Given the huge increase in housing benefit going to fund private landlords, we also call for a shift of financing of private sector landlord investment away from purchasing existing second hand homes (in competition with first time buyers), and towards investment in New Properties. This will result in an increase in quality supply, and better opportunities for younger and middle aged families to purchase a home.
Conference strongly believes that Labour should be on the side of all those in need of decent affordable housing, whatever their circumstances.  Conference firmly believes that the development of new housing not only meets the needs of our community but is crucial if we are to see the construction sector as a leading player in bringing strong growth back to our economy.
Conference supports measures to tackle the fraudulent sub-letting of social housing, which
deprives many in genuine need of affordable housing, and notes that in Government Labour launched a national crack down on this type of fraud.
Conference welcomes Labour’s initiative to introduce a new tax on bankers’ bonuses to
raise enough money to boost affordable housing supply.
Conference urges the Labour Party to call for a programme of investment in quality new
homes, which will provide employment, generate tax income, reduce homelessness and the cost of emergency accommodation, and reduce expenditure on unemployment and housing benefits.
Conference calls upon Labour’s Shadow Cabinet and the wider Party to make an increase in quality, sustainable, affordable housing supply including social housing and housing for first time buyers, and better opportunities for younger and middle aged families to purchase a home, key themes in policy development, and to prioritise in its housing policy review an allocations policy that is fair to everyone.
Conference resolves that defending the rights of social tenants and the delivery of more
social housing must be campaigning priorities for Labour in opposition.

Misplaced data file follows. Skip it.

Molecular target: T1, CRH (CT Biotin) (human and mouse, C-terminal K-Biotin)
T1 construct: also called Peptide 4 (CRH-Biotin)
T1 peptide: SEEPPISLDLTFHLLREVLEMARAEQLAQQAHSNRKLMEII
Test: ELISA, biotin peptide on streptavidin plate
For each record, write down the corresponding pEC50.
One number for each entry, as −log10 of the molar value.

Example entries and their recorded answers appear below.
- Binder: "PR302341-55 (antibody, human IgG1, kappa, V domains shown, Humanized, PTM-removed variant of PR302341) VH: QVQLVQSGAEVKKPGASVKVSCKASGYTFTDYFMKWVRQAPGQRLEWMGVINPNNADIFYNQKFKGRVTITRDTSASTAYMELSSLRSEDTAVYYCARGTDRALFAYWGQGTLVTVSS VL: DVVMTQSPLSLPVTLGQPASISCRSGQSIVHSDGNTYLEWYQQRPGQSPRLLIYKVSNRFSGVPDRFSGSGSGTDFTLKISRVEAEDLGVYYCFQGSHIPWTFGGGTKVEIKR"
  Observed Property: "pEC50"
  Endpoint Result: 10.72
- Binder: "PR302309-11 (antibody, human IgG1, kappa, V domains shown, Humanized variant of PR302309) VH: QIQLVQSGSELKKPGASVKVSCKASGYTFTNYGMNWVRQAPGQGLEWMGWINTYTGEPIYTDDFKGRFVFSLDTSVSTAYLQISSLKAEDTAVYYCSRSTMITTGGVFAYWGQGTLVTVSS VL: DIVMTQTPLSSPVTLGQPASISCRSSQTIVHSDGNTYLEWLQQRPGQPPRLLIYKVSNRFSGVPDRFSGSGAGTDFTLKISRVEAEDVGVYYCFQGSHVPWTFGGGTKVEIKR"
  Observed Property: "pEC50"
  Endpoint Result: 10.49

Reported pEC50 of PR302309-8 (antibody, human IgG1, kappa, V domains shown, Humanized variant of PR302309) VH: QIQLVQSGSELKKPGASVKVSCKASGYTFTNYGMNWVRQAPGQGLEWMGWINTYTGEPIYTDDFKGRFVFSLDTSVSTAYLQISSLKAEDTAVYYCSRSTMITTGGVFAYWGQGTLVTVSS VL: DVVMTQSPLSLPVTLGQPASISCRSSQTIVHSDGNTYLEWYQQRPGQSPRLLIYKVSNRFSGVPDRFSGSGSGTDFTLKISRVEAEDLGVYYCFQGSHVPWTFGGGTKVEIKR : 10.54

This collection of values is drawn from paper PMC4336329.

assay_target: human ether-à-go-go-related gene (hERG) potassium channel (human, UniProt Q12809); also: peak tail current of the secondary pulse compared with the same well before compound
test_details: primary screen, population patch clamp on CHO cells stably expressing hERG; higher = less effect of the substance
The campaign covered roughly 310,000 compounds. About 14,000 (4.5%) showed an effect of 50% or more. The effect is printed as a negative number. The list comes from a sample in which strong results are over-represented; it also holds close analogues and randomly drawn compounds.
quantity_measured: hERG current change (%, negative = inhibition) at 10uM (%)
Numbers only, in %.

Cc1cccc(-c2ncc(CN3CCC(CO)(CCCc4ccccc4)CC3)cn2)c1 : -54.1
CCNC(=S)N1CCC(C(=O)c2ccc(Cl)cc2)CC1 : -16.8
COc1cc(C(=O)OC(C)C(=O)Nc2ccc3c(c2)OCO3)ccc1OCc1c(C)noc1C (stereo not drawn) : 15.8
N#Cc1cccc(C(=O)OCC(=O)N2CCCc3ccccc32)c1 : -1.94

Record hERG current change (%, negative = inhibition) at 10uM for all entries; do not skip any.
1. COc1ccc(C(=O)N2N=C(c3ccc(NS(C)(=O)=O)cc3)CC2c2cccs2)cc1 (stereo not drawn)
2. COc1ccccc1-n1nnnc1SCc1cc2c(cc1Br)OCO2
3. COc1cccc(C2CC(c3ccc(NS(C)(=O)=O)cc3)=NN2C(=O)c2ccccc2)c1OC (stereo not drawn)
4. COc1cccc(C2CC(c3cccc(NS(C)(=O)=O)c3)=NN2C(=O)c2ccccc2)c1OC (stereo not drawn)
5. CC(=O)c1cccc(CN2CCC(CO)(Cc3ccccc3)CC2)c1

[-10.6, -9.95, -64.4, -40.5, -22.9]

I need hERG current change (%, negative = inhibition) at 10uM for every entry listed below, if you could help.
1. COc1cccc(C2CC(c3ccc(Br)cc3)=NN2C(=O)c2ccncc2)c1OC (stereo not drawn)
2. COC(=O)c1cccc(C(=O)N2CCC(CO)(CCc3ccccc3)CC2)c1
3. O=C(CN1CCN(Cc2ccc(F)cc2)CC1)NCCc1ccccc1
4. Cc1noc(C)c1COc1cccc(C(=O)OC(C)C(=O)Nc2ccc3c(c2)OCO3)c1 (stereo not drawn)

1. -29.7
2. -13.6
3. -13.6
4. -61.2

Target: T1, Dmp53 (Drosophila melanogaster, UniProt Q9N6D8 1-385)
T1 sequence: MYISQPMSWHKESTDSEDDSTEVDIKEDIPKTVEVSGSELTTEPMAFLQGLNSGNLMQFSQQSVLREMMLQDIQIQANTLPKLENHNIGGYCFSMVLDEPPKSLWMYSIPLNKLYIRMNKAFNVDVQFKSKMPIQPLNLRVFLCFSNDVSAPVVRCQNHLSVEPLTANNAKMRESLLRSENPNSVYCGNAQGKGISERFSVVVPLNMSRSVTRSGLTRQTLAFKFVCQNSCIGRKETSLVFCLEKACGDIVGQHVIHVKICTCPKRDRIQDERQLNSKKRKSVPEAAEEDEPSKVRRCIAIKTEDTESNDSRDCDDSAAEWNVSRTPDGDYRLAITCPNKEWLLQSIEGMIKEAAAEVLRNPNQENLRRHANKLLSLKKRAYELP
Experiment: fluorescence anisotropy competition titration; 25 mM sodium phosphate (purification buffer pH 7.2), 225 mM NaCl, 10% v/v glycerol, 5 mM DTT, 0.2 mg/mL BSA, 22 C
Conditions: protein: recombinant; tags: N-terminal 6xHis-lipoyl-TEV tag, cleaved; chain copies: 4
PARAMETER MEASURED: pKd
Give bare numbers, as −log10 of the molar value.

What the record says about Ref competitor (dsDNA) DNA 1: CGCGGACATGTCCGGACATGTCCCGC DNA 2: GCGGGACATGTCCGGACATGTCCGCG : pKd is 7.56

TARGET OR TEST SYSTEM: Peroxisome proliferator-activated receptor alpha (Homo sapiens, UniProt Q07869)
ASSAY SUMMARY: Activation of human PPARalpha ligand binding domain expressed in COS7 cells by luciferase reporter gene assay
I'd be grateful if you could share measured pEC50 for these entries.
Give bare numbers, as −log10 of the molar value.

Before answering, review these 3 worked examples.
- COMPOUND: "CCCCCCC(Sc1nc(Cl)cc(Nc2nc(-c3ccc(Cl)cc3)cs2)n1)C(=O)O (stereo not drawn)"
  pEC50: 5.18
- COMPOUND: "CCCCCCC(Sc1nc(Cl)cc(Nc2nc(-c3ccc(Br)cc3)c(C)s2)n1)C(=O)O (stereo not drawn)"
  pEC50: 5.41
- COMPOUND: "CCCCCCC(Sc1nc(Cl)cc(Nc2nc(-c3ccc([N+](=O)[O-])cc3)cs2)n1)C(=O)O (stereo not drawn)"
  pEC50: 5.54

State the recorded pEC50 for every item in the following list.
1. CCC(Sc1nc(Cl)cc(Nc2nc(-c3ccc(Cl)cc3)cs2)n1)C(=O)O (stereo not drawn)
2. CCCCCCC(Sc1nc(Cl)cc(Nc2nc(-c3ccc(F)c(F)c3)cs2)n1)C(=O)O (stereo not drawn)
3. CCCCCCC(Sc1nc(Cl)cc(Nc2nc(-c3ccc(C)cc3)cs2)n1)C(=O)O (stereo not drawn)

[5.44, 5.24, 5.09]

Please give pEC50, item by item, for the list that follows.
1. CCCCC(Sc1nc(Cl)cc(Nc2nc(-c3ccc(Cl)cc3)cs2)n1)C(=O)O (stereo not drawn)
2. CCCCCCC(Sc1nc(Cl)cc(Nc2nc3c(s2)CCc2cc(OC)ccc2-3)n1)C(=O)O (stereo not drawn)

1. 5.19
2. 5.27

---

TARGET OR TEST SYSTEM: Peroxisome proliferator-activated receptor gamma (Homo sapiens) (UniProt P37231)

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Labour Housing Group events in September

There are 2 big events for LHG in September.
London Labour Housing Group
LLHG will hold its first AGM on Monday 12 September at the House of Commons.  The guest speaker will be Jon Cruddas MP who will lead a discussion on London housing policy for the mayoral election and the Labour Party’s national housing policy review.
The meeting is open to members of LHG living in London.  Labour Party members can sign up to join LHG at any time, including on the night.  For membership information, go to: http://www.labourhousing.co.uk/join-lhg
We need to know numbers in advance so if you are interested in coming, please email Steve Hilditch at steve@hilditchonline.com
LHG at Labour Party Conference.
For those attending Labour Conference in Liverpool, below is the information for LHG’s fringe meeting.

Labour Party Conference 2011 Fringe Meeting

Labour Housing Group with SERA and the Co-op Party

Homes  For The Future – reviewing possibilities
for Labour’s housing policy

Sunday 25th September 2011 –– 6.00pm – 8.00pm

Riverside Balcony, ACC BT Convention Centre

Chair Jacky Peacock OBE, Vice Chair LHG

Speakers:
Alison Seabeck MP, Shadow Housing Minister

Leonie Cooper, SERA

Huw Lewis, Welsh
Labour Minister for Housing

Admission is FREE and REFRESHMENTS are provided